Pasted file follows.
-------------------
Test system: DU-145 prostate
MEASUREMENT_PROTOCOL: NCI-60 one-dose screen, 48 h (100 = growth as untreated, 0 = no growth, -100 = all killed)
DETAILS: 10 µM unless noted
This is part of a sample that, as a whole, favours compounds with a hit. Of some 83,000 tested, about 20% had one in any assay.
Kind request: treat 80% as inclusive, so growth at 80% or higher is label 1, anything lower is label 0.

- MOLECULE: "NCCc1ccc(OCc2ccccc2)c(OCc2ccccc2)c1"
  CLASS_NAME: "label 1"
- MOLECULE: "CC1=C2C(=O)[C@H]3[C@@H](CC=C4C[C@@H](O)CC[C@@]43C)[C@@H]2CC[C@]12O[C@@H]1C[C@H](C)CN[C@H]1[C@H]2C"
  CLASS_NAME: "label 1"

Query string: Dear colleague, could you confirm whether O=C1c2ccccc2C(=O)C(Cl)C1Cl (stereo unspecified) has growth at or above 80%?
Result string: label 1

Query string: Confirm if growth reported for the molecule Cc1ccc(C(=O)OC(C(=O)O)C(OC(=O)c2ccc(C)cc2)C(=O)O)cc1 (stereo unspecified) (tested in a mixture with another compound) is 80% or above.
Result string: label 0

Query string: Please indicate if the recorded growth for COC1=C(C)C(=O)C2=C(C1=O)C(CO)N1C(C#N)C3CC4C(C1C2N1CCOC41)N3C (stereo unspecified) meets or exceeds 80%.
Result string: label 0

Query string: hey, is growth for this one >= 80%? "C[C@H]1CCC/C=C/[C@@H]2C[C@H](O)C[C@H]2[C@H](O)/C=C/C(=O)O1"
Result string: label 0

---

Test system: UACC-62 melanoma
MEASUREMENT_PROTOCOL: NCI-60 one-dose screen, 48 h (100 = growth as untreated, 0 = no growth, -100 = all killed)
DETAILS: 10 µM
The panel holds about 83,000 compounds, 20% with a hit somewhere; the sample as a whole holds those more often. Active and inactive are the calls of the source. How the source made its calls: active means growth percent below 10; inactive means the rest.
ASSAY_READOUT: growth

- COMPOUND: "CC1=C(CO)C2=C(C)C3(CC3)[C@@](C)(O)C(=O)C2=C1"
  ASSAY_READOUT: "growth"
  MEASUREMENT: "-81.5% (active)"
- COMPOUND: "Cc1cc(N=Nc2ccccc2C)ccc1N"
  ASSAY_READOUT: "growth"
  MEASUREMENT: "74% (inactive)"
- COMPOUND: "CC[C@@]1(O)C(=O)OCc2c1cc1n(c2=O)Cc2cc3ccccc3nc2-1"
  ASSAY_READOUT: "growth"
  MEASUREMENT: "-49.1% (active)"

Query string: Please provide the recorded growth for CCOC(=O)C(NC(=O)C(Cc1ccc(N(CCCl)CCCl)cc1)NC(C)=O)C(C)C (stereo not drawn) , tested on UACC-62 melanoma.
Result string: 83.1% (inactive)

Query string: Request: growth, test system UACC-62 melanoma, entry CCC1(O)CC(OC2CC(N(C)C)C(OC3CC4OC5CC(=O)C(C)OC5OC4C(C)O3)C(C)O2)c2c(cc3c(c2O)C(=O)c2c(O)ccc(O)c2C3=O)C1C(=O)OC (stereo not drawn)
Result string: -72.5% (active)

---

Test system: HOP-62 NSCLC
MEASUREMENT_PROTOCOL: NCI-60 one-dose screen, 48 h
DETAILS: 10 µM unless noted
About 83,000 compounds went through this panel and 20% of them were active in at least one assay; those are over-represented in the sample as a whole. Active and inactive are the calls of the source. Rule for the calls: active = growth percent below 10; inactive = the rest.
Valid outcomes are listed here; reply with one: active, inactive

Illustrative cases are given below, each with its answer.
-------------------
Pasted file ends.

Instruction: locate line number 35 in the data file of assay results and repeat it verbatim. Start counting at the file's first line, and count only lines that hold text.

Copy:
Query string: Request: growth, test system UACC-62 melanoma, entry CCC1(O)CC(OC2CC(N(C)C)C(OC3CC4OC5CC(=O)C(C)OC5OC4C(C)O3)C(C)O2)c2c(cc3c(c2O)C(=O)c2c(O)ccc(O)c2C3=O)C1C(=O)OC (stereo not drawn)